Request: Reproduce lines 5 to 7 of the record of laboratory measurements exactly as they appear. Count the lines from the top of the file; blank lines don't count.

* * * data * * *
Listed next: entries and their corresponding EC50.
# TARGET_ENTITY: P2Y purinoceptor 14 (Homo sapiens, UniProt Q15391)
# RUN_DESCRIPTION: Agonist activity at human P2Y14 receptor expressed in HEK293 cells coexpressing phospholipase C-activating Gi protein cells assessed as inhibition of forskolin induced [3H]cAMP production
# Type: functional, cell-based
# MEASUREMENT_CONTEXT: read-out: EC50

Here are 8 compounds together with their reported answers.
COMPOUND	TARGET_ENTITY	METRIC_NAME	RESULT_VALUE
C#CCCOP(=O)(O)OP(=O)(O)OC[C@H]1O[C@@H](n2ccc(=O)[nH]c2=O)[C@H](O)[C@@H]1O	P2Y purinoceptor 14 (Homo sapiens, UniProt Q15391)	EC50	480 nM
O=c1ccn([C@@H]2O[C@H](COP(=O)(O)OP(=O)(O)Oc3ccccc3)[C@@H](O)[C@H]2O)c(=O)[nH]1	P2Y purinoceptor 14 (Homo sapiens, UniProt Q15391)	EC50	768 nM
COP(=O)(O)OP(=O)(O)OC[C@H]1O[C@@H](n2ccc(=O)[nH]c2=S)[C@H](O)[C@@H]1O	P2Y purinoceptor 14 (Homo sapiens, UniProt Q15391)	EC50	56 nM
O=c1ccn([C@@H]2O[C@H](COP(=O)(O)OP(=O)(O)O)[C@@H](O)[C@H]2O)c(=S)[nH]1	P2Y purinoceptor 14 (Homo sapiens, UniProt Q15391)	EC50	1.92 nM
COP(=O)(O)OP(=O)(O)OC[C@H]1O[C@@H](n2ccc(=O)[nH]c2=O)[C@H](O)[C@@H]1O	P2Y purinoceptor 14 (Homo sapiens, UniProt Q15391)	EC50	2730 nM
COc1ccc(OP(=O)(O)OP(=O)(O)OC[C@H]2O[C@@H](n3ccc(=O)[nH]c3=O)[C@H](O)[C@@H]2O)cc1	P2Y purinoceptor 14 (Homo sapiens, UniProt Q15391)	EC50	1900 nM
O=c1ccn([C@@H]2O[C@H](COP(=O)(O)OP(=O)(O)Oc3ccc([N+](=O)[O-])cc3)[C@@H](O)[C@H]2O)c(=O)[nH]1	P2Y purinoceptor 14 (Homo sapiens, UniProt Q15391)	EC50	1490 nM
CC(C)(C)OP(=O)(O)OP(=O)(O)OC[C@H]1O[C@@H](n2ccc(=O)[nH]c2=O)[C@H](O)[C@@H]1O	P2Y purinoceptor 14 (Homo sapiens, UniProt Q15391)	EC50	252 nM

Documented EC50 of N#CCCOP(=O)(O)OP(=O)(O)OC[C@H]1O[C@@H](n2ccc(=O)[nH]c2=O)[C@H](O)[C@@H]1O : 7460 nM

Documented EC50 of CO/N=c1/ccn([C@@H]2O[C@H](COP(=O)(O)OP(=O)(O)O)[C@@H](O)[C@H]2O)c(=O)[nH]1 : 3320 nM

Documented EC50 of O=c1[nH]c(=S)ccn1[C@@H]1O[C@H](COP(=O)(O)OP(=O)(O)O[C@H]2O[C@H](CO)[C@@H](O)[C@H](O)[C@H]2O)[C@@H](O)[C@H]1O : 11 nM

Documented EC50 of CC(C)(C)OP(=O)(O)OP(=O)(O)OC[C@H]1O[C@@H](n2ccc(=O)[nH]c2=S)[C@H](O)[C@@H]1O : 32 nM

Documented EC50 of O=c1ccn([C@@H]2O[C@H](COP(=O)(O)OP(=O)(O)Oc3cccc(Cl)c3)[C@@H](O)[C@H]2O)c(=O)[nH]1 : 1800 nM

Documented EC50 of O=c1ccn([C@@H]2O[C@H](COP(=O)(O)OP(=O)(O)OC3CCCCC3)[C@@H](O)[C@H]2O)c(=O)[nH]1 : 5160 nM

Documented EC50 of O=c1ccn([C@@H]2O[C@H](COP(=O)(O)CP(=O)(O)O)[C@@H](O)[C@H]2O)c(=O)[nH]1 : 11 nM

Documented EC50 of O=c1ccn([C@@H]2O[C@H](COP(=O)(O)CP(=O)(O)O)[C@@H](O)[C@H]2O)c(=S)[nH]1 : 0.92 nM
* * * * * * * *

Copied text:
# MEASUREMENT_CONTEXT: read-out: EC50

Here are 8 compounds together with their reported answers.
COMPOUND	TARGET_ENTITY	METRIC_NAME	RESULT_VALUE